Divorce is not easy for anyone in San Jose, but it can be particularly hard on children. At the Law Office of Lily L. Huang, we have observed that children involved in a divorce sometimes fall into unhelpful patterns of thinking, blaming themselves for the divorce or siding with one parent over the other. Fortunately, according to Parents Magazine, there are things that you can do to help your children through the transition.
Divorcing couples in San Jose may say that they feel sick over the whole process, but that may not necessarily be a figure of speech. Psychology Today cites extensive evidence that the immune system experiences compromise as a result of stress. Your divorce may be the most stressful experience that you ever have in your life. Therefore, it stands to reason that the stress of the divorce could compromise your immune system and put you at greater risk for disease.
As California couples divorce, whether amicable or not, there are important decisions to be made about property division, child custody and child support. What many may now know is that social media activity can be used in the divorce process. According to The National Law Review, affairs conducted online precipitate up to one third of divorce cases. Social networking evidence is worthy of using in court by 81% of attorneys and Facebook is used as a principal evidence source in 66% of divorce cases.
The divorce process can be incredibly tough for so many reasons, and some people face an uphill battle as they try to bring their marriage to an end. From questions about how custody will be awarded to child support, alimony, property distribution and adjusting to life without a former partner, this can be a draining and complex time in someone’s life. In certain instances, even more questions may arise during the divorce process and moving forward can be particularly tough from an emotional point of view. For example, someone’s former spouse may pass away in the middle of a divorce.
While you may enter into marriage with the belief of staying together forever, a surprising number of marriages end in separation or divorce. The growing trend of gray divorce is proof that even marriages that have lasted for decades can end in divorce. More couples over the age of 50 are filing to terminate their marriages than ever before.
When it comes to family law, handling your affairs can be tough for many reasons. Some people are uncertain whether they should move forward with a particular idea (such as moving to a new city with their child after splitting up with their spouse), and many people feel stressed out by the entire process. Some people, however, have a particularly difficult time when it comes to family law issues. For example, those who have been subjected to domestic violence may be worried about their own safety or the well-being of their kids, not to mention many struggle with mental trauma in the wake of abuse.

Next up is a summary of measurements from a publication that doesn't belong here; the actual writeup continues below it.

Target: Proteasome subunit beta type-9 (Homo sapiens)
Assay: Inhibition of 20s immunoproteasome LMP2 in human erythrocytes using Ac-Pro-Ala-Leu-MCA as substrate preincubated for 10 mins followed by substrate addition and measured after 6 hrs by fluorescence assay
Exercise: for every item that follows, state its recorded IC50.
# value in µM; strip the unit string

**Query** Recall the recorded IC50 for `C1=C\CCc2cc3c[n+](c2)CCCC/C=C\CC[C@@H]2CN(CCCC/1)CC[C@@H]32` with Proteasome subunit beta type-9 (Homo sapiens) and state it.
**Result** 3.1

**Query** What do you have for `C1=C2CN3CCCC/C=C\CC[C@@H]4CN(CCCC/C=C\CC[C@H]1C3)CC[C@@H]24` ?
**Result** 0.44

When you make the difficult decision to split from your California spouse, you will undoubtedly need to work through certain issues, such as how you will split custody, if applicable, and whether you will pay or receive alimony once your divorce becomes final. Increasingly, though, many California couples navigating their way through divorces must also figure out what to do about another important matter: who will keep the family pet.
Your favorite social media platform, such as Facebook or Twitter, can let you keep in touch with family and friends you don’t see often and allow you to voice your opinion on subjects that are important to you. Like other California residents, you probably post about your significant life events on social media. However, if your marriage is ending, you might want to refrain from changing your relationship status and making a post about the impending divorce right away.
If at first you do not succeed, try, try again. The same theory may hold true with marriage. You may have failed at your first attempt at marriage, but a second or third marriage may bring about more successful results. Right? The numbers show quite the opposite. Although more than 50 percent of all first-time marriages end in divorce in the United States, the Centers for Disease Control and Prevention found that 67 percent of second marriages and 73 percent of third marriages end in divorce as well. What causes this increase in divorce rate as the number of marriages increases?
The holidays can be stressful for anyone, but California residents who split time with their children may have an especially difficult time. There is often contention between both parents, which can affect the children. Single parents can also feel alone and sad when it is not their turn to have the kids for the holiday.